Reader review by Rob Steele [AKA Mofo Rising]
FEATURING: Hitoshi Matsumoto
PLOT: Not-so-lovable loser transforms into significantly larger loser to battle some of the weirdest monsters to ever threaten Japan.
WHY IT SHOULD MAKE THE LIST: On a purely visual level, Big Man Japan has a bizarre aesthetic that nobody else would rightly consider. Beyond that, the film’s humor is often so subtle that you don’t realize what strange territory you’ve stumbled into until it ends up battling it out on the screen in its underwear. This film is just weird.
COMMENTS: Did you ever watch Mike Myers defend the male nudity in Austin Powers by claiming that the naked male form has been a comedic stereotype in British humor for years, but you still got the sense that he just enjoyed running around naked? Well, Japanese comedian Hitoshi Matsumoto has taken Myer’s original intent and literally writ it large for the big screen. Prepare yourself for a loving CGI rendition of the male form, with every stray hair delineated and a paunch that could kill.
Matsumoto doesn’t stop there. His film, Big Man Japan, is as loving a tribute to pure loser-dom as you could hope to film. His character is the none-too-bright heir to monster fighters in an alternate-reality Japan where giant monsters attack on a regular basis. Unfortunately, while his monster-battlin’ grandfather was considered a hero, he is now a national joke, fighting inexplicably ridiculous monsters for increasingly little ratings. (His show now only airs in the wee hours of the morning.) As if being a national joke was not enough, our current Big Man manages to fail every time he is called up to bat.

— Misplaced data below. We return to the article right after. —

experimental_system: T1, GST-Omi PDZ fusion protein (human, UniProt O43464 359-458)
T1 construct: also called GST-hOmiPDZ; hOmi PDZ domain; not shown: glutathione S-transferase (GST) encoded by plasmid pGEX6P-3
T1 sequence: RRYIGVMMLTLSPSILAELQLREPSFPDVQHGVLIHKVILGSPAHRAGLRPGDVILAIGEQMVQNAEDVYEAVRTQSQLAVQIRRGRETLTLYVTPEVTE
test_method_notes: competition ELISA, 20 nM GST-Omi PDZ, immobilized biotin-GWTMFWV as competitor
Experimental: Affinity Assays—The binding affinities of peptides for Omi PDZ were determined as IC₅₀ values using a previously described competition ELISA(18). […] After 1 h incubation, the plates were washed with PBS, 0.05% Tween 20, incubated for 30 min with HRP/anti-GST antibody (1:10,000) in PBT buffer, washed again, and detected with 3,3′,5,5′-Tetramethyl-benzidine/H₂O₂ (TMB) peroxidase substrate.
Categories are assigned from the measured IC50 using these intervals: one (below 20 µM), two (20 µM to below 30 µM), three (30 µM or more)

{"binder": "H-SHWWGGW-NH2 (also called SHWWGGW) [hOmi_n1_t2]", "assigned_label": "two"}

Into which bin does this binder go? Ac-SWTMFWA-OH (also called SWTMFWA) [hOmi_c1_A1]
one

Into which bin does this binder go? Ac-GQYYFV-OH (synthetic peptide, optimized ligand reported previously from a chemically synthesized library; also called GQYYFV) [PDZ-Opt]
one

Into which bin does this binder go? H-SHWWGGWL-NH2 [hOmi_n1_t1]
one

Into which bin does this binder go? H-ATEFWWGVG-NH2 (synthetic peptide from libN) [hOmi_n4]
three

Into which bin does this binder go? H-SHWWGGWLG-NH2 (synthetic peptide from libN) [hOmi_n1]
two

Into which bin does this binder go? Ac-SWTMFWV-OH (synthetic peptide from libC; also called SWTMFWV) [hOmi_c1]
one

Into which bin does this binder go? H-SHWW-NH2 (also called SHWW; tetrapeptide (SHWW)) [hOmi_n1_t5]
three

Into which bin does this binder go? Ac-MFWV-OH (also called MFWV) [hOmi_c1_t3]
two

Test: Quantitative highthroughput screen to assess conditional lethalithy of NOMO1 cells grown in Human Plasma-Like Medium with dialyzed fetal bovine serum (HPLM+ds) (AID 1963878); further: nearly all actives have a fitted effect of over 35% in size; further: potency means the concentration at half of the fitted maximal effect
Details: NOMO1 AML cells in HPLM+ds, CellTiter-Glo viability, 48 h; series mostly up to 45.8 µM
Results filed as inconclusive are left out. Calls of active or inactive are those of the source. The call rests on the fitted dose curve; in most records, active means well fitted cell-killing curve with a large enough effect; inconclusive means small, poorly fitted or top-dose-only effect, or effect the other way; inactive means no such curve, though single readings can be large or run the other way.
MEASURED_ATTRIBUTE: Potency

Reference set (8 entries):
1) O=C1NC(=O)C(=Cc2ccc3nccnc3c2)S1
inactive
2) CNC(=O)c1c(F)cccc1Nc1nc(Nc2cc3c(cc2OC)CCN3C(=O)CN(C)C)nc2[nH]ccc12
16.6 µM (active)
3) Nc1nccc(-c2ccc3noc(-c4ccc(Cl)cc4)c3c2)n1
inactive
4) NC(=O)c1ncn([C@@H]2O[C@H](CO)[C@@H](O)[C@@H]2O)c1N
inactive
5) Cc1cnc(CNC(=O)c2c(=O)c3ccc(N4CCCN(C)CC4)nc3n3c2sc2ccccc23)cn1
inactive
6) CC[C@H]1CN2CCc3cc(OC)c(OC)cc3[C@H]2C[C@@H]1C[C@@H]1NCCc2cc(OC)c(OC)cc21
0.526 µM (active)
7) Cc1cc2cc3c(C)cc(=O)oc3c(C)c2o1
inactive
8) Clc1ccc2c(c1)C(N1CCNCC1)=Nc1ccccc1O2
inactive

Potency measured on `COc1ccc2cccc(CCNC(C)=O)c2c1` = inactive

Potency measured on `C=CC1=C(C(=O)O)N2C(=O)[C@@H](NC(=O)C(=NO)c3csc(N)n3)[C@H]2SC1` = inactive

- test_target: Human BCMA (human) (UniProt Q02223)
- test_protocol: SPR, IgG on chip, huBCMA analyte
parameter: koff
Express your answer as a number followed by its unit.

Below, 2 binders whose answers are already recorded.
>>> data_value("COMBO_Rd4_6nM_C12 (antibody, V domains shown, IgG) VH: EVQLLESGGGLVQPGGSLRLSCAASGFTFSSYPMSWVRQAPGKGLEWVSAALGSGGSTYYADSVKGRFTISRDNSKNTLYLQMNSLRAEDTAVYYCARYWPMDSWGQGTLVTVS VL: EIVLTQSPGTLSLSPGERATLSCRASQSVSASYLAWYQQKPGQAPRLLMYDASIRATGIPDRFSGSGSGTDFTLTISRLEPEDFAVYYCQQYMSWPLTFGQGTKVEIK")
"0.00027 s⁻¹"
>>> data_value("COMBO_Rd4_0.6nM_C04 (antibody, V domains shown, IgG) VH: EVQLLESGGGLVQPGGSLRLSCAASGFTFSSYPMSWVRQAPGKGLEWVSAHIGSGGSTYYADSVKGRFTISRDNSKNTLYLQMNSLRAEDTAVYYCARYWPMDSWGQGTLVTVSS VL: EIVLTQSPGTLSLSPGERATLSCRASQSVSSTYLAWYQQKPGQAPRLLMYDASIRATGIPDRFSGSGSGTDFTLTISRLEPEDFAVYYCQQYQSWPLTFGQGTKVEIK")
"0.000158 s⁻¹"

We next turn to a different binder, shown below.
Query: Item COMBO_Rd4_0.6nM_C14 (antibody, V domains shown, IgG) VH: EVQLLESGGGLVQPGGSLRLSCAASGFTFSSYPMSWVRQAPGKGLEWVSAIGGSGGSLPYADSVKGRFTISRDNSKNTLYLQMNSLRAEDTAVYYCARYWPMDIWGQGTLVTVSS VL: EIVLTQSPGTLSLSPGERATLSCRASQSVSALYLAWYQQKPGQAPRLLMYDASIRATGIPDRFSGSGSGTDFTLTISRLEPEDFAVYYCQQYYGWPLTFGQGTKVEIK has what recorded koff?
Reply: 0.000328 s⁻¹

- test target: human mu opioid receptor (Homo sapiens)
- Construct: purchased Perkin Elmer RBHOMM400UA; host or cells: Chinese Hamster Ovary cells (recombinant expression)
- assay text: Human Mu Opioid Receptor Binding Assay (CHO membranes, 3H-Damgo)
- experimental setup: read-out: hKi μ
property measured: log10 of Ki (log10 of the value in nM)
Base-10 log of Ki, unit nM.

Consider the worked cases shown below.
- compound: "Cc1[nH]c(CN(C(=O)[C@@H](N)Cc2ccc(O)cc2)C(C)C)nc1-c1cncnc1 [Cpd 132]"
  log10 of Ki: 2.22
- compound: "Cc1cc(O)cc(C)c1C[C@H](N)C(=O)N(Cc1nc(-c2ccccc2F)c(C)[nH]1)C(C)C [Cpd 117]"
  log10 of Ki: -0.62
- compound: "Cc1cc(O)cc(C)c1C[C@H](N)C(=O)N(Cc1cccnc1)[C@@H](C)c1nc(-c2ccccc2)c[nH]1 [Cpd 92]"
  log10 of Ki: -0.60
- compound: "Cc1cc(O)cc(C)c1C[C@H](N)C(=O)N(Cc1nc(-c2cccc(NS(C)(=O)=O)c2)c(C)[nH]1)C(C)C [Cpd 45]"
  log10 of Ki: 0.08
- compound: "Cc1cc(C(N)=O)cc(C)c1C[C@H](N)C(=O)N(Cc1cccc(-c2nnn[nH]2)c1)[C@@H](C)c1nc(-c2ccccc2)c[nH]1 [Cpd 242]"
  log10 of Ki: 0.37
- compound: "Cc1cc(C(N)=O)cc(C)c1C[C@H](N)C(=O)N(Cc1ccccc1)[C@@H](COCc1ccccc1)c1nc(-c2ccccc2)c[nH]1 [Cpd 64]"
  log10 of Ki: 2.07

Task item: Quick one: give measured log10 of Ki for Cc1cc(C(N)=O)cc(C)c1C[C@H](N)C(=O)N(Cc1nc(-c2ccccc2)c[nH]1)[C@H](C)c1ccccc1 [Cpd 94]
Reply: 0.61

Big Man Japan is a slow burn of a film. If you are familiar with celebration of wrong-headed intentions Christopher Guest has been putting out for years, you should be comfortable here. The majority or the film focuses on interviews with our loser as he is subtly confronted with his abject shame in society. Luckily for us, every twenty minutes or so, he must fight against a bizarre menagerie of monsters in CGI battles that are, to say the very least, uncomfortable.
This is an odd film. But before you throw it out, stick around for the ending. I’m not going to give it away here, and I’m not even sure I could if I tried. Suffice to say, I laughed like a maniac, probably to the consternation of all my friends.
Big Man Japan is nothing else other than Big Man Japan. Before you venture in, I recommend you watch the preview. If it looks at all interesting to you (you’re a small crowd), watch it. You may be unpleasantly surprised. Or the opposite. No real way to predict your fate with this film. Suffice to say, don’t expect to get out unscathed.
WHAT THE CRITICS SAY:
“Part character study, part media satire and, by its finale, altogether bizarre, ‘Big Man Japan’ plays a bit like a quieter, weirder version of ‘Hancock’… the most impressive special effect here is Mr. Matsumoto’s hilariously restrained performance, a tour de force of comedic concision in a movie bloated by increasingly surreal developments.”–Nathan Lee, The New York Times (contemporaneous)